In 1971 Elektra Records decided to put together a travelling road show to showcase various southern musicians they had signed. The original plan was for it to be led by guitarist Lonnie Mack, but apparently he vanished just days before the tour was to begin. So the role of bandleader fell to singer-songwriter Don Nix (who had that year worked closely with Mack on the latter's The Hills Of Indiana album). The full lineup (credited as The Alabama State Troupers Road Show and The Mount Zion Band & Choir) consisted of Don Nix (vocals/rhythm guitar), Wayne Perkins (guitar), Tippy Armstrong (guitar), Clayton Ivey (piano), Ken Woodley (organ), Bob Wray (bass), Tarp Tarrant (drums), Fred Prouty (drums) and the choir itself (Jeanie Greene, Marlin Greene, Brenda Patterson, Mary Anderson, Carolyn Watkins and Marianna Watkins). They were also joined by veterean bluesman Furry Lewis, who Nix seemed to have taken under his wing (he made cameos on both of Nix's albums from that same year). Lewis was a true character - 78 years old, a heavy drinker, and with just one leg, he had originally performed in the 20s but had recently been brought out of retirement as part of the 60s folk-blues revival.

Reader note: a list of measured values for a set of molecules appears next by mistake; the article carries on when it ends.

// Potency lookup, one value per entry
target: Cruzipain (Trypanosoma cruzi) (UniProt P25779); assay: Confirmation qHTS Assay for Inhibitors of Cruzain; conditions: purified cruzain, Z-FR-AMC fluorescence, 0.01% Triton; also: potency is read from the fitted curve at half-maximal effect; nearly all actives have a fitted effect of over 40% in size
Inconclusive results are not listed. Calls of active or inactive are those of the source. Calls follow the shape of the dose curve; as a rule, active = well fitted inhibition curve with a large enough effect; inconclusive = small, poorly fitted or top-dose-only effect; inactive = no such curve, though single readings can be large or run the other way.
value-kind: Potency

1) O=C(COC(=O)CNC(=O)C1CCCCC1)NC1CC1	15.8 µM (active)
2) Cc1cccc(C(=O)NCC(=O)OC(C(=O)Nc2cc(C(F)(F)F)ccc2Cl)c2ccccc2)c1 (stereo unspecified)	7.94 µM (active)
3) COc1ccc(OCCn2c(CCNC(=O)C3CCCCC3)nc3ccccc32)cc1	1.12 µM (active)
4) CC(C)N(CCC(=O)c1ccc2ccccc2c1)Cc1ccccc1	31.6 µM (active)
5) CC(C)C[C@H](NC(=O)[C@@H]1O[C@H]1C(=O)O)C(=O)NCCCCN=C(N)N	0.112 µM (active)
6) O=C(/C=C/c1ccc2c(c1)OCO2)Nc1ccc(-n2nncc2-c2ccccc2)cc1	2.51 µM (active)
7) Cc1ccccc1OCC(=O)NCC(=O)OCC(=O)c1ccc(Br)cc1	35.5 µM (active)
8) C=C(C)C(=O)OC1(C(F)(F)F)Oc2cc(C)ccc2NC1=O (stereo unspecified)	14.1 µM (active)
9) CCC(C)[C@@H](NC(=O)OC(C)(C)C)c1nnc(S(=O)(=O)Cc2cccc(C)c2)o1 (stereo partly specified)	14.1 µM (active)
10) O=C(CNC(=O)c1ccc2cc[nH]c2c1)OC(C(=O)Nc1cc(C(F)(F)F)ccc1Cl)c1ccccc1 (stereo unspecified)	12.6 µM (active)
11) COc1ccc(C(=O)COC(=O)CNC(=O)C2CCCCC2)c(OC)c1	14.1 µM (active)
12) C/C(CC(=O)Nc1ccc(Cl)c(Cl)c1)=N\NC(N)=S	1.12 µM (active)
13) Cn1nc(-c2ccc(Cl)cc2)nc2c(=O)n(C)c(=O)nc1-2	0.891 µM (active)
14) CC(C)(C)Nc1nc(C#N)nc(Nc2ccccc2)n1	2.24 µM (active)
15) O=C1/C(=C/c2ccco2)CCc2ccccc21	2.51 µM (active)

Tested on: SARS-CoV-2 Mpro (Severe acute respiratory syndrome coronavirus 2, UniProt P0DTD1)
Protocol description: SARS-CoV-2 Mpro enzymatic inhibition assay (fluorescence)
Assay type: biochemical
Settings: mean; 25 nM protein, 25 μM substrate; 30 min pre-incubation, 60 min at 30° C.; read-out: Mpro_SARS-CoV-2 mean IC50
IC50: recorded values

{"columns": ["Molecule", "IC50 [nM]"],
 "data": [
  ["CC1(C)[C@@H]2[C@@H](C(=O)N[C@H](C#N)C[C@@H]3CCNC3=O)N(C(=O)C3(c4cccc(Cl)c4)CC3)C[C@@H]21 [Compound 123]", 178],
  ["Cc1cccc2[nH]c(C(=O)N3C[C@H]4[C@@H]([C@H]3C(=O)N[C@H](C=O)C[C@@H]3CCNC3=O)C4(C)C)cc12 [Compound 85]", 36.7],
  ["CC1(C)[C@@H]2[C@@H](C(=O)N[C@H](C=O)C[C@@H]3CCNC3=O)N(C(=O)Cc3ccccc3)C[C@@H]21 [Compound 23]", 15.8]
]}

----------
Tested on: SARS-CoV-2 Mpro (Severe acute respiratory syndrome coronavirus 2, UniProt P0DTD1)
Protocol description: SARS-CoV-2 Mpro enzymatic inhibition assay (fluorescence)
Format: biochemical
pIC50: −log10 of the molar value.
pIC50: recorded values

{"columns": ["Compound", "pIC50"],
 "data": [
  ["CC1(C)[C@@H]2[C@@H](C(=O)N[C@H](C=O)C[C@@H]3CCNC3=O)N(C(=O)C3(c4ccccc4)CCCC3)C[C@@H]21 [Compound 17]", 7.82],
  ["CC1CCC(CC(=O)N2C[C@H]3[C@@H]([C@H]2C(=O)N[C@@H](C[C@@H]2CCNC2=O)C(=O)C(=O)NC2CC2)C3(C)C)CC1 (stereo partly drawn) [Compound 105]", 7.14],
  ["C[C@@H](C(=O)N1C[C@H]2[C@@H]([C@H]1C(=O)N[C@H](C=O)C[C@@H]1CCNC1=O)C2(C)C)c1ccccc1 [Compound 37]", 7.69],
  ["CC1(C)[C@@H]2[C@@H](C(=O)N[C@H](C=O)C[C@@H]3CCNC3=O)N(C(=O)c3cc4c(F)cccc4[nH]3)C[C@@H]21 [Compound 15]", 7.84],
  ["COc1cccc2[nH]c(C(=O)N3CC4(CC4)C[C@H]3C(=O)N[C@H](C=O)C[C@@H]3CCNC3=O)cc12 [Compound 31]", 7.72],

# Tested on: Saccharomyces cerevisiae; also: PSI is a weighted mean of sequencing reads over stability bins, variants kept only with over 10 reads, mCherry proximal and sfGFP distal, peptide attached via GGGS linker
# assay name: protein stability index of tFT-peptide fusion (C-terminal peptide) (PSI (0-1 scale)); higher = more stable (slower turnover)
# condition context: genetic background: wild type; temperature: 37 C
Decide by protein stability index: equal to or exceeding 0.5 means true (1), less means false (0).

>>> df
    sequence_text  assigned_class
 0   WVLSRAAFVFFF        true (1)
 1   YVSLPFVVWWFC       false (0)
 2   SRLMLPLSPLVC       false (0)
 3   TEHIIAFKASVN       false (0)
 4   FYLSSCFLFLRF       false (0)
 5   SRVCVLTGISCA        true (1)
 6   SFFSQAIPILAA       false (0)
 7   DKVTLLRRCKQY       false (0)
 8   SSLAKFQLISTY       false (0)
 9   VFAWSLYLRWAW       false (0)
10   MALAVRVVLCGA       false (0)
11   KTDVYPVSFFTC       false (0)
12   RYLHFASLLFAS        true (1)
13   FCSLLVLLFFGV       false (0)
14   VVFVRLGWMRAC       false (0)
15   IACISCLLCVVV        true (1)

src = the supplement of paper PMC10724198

Recordings were made of the tour, and a double live album was released in 1972, with Don Nix, Jeanie Greene and Furry Lewis on the sleeve as featured artists. Lewis opened the album with a whole side to himself, before three sides of full band arrangements, the vocals shared between Nix, Greene, Brenda Patterson and the choir as a whole. The result was a brilliant southern mix of rock, blues, gospel and country. Nix featured some of his best songs, including the blues classic "Going Down", and "Asphalt Outlaw Hero", which Lonnie Mack was presumeably supposed to sing originally (he had recorded it for The Hills Of Indiana along with several other Nix songs). There were also the traditional songs "Will The Circle Be Unbroken", "My Father's House", "Dixie" and "Jesus On The Mainline", and a cover of Cowboy's "Living In The Country".
After the tour all the musicians went their seperate ways, and the album sunk into obscurity.